Troika fails to find Kosovo deal
Formally a part of Serbia, Kosovo has been under UN administration for the last eight years.
Its leadership is threatening to declare independence on Monday.
Serbia, backed by Russia, continues to object. It's offering the province autonomy instead.
The stand-off threatens a return to the overt conflicts that have plagued the recent history of the Balkans.
Predominantly Muslim, with over 90% of its population ethnic Albanian, Kosovo has not been ruled from Belgrade since its separatist war with Serbia ended with NATO intervention in 1999.
The uncertainty of its status has hampered political and economic development.
Independence, which is desired by the vast majority of Kosovo’s inhabitants, would change that. But Christian Orthodox Serbia regards Kosovo as its historical and religious heartland.
Moreover, more than 100,000 ethnic Serbs remain in Kosovo and there are fears they may face increasing discrimination.
“I'm not a politician and I'm not pretending to be clever but if there is independence, Serbs will leave,” said Novica Cuckic, a Kosovo Serb farmer.
International community divided
Ahead of the troika's report, the Serbian Foreign Minister Vuk Jeremic said that while his country had the right to use force “if the territorial integrity as well as the constitutional order are put in jeopardy”, it will not do so.
“We strongly believe that everything needs to be done to maintain peace and stability in the region,” Jeremic said.
The U.S. and most European Union countries have supported Kosovo’s eventual independence.
Russia has staunchly backed Serbia and believes that a dangerous precedent is being created.
Speaking after talks with NATO officials in Brussels, Foreign Minister Sergey Lavrov said Russia would only countenance “a decision that is acceptable to both Belgrade and Pristina.”
He added that the only body empowered to decide on the final status of Kosovo was United Nations Security Council.
Asked how Moscow would react to a unilateral declaration of independence by Kosovo, Lavrov said Russia would act in accordance with international law and that the government would expect other members of the international community to operate on the same basis.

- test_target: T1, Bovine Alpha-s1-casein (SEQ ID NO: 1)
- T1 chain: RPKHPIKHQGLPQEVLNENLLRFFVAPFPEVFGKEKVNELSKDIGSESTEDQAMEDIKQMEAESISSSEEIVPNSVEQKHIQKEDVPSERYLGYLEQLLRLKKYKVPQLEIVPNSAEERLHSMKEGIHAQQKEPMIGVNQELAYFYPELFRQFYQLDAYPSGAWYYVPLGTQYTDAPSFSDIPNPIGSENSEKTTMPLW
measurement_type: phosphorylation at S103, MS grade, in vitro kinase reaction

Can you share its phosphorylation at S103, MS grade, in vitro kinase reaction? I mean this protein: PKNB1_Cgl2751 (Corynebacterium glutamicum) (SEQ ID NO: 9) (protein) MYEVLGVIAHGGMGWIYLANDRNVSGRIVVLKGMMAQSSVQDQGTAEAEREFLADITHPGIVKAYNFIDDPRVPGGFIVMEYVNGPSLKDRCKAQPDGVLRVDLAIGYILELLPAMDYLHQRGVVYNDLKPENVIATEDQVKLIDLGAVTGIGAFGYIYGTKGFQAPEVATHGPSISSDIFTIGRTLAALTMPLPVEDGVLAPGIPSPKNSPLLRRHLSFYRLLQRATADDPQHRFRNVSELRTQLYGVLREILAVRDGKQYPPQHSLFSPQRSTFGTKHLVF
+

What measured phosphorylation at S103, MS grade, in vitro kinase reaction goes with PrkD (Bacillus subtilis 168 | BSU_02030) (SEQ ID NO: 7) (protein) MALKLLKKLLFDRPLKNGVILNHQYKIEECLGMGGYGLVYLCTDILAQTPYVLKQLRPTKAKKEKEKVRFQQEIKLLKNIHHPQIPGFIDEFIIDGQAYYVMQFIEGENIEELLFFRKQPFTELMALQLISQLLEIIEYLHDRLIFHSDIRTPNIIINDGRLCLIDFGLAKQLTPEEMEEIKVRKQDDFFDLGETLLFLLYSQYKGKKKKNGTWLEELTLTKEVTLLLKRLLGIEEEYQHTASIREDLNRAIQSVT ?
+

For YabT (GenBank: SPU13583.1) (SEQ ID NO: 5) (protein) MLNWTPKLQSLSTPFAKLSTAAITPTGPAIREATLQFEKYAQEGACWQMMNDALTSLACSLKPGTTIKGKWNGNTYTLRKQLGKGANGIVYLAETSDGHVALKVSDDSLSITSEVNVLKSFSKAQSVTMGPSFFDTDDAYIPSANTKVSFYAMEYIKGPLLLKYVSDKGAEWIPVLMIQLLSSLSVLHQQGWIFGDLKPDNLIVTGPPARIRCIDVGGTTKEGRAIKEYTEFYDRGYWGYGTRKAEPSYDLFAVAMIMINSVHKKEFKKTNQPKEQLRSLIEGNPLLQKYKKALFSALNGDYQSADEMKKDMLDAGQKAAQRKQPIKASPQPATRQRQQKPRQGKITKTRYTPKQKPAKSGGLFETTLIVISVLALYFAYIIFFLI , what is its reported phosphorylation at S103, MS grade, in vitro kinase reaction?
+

The Russian minister warned that giving independence to Kosovo could send the wrong signal to other separatist regions, including Georgia’s republics of Abkhazia and South Ossetia.
Lavrov said it’s not up to the West to decide whether or not Kosovo becomes independent.
Meanwhile, Russia's Ambassador to the UN says a solution to the problem could have been reached. At a news conference in New York, Vitaly Churkin blamed the Kosovo leadership for failing to engage with the talks.
“Unfortunately the Pristina leadership was not showing flexibility in response to the far-reaching proposals of Belgrade. One must point out that to a large extent they were distracted by continued promises of independence coming from other countries and politicians, which is very sad,” Mr Churkin said.
Clashes ahead of December 10 deadline
As Serbs and Albanians brace themselves ahead of Monday’s deadline, at least one person has been injured in clashes between Serb villagers and NATO peacekeepers in the west of the province.
The incident occurred some 90 kilometres west of the capital Pristina. A group of Serbs crowded around two NATO officials travelling to Serbian villages to reassure locals of their safety. Both officials escaped unhurt.
NATO, responsible for security in Kosovo, has promised a heavier military presence in the coming months.